located in the Math block library.

Draw a block diagram for the system making use of the [sin(.)] block described above. For
reference, see the approach taken to make the block diagram of the first system (mass-spring-
damper system). You should find that this block diagram is the same as the block diagram of the
earlier problem with a few exceptions. The old gains of [-k/m] and [-c/m] are now [-g/l] and [-
b/ml2], respectively, and there will be a [sin(.)] block that was not present in the first block
diagram. Make the necessary modifications to the previous block diagram (see next paragraph),
and set the gains and initial conditions to the correct values. Then, run a simulation from 0 to 10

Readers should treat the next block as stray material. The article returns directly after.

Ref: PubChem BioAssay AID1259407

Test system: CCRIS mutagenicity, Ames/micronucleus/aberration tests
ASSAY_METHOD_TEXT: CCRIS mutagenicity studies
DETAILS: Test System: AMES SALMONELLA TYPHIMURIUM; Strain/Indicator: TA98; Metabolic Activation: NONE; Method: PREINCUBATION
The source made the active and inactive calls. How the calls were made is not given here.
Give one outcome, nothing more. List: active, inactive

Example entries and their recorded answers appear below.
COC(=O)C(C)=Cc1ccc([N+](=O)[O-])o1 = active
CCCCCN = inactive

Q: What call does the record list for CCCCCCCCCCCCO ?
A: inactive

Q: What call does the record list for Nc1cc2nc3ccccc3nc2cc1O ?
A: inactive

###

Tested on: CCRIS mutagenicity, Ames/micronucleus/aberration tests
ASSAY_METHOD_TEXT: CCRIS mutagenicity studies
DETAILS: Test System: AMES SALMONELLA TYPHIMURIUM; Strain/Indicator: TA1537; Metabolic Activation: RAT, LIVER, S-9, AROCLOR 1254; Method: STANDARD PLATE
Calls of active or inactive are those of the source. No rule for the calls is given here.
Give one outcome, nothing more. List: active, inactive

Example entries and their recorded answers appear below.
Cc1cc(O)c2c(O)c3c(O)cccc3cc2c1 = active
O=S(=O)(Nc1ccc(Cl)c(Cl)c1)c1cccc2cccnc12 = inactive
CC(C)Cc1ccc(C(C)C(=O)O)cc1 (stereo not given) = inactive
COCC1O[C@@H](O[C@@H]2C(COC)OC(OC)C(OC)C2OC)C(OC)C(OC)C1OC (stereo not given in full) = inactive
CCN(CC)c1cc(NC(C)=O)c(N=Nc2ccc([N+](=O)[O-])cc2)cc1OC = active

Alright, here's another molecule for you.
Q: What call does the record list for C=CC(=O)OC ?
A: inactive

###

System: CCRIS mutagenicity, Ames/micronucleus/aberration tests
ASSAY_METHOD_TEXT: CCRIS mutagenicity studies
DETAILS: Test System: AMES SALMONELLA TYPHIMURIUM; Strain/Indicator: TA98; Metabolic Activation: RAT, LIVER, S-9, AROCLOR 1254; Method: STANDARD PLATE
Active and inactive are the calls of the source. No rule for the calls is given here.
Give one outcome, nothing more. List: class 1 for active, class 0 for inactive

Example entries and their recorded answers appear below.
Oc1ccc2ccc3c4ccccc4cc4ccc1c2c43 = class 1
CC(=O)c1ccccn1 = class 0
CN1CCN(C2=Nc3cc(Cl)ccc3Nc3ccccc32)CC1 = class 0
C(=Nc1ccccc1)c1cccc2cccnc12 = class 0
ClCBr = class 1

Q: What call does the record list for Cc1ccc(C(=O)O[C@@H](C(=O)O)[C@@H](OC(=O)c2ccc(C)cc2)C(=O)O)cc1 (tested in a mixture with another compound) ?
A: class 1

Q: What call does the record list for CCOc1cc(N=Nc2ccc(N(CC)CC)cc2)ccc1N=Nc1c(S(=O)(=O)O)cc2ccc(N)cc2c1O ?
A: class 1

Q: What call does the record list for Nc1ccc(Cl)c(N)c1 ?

A line or block can be deleted in Simulink by highlighting it and hitting the <DELETE> key. To
change the position of a block, you can simply drag it from one location to another and its
connections will remain intact. Finally, if you want to change the size of a block for readability,
highlight the block and drag any corner until it is the desired size.

Now consider a linear approximation of sin(θ ) ≈ θ for θ ≈ 0 . Equation 3.5 then becomes

## ml 2θ + bθ + mgl θ = 0 (3.6)

Run a dynamic simulation of this linear approximation with different initial conditions and
compare to the nonlinear simulation (with same initial conditions). At what initial conditions
does the linear approximation become poor? Note: you may want to store your simulations with
different variable names or use the hold command with the plot(.) command. See help hold in
MATLAB for information. Create a plot of the linear and non-linear simulations as described in
the Lab 3 Questions.

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Application of a Simulation to the Quarter-Car Body Model